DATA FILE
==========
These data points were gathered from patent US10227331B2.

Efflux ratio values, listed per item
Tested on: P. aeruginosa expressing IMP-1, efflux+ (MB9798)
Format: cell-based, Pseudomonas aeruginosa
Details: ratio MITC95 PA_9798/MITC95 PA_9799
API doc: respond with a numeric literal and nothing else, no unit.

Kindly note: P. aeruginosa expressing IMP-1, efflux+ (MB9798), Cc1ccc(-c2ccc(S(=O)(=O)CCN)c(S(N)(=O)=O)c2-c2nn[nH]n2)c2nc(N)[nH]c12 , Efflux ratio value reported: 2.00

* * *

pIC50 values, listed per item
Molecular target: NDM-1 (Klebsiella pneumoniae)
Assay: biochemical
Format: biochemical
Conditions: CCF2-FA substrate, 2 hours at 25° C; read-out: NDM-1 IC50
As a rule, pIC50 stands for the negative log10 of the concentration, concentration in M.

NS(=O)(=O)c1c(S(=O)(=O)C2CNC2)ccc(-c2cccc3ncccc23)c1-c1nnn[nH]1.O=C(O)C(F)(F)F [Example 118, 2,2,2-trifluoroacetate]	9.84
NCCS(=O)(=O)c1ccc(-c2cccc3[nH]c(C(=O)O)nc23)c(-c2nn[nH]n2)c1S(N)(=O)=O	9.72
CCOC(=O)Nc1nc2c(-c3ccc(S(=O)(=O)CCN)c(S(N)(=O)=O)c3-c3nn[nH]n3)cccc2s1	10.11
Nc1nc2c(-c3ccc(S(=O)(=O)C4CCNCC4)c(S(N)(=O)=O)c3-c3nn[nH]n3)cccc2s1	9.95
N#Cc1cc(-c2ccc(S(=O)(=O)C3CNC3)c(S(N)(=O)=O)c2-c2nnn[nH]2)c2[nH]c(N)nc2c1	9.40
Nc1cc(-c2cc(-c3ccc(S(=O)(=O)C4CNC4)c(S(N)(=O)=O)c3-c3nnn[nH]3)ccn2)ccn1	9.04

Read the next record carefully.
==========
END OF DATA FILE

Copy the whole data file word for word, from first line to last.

These data points were gathered from patent US10227331B2.

Efflux ratio values, listed per item
Tested on: P. aeruginosa expressing IMP-1, efflux+ (MB9798)
Format: cell-based, Pseudomonas aeruginosa
Details: ratio MITC95 PA_9798/MITC95 PA_9799
API doc: respond with a numeric literal and nothing else, no unit.

Kindly note: P. aeruginosa expressing IMP-1, efflux+ (MB9798), Cc1ccc(-c2ccc(S(=O)(=O)CCN)c(S(N)(=O)=O)c2-c2nn[nH]n2)c2nc(N)[nH]c12 , Efflux ratio value reported: 2.00

* * *

pIC50 values, listed per item
Molecular target: NDM-1 (Klebsiella pneumoniae)
Assay: biochemical
Format: biochemical
Conditions: CCF2-FA substrate, 2 hours at 25° C; read-out: NDM-1 IC50
As a rule, pIC50 stands for the negative log10 of the concentration, concentration in M.

NS(=O)(=O)c1c(S(=O)(=O)C2CNC2)ccc(-c2cccc3ncccc23)c1-c1nnn[nH]1.O=C(O)C(F)(F)F [Example 118, 2,2,2-trifluoroacetate]	9.84
NCCS(=O)(=O)c1ccc(-c2cccc3[nH]c(C(=O)O)nc23)c(-c2nn[nH]n2)c1S(N)(=O)=O	9.72
CCOC(=O)Nc1nc2c(-c3ccc(S(=O)(=O)CCN)c(S(N)(=O)=O)c3-c3nn[nH]n3)cccc2s1	10.11
Nc1nc2c(-c3ccc(S(=O)(=O)C4CCNCC4)c(S(N)(=O)=O)c3-c3nn[nH]n3)cccc2s1	9.95
N#Cc1cc(-c2ccc(S(=O)(=O)C3CNC3)c(S(N)(=O)=O)c2-c2nnn[nH]2)c2[nH]c(N)nc2c1	9.40
Nc1cc(-c2cc(-c3ccc(S(=O)(=O)C4CNC4)c(S(N)(=O)=O)c3-c3nnn[nH]3)ccn2)ccn1	9.04

Read the next record carefully.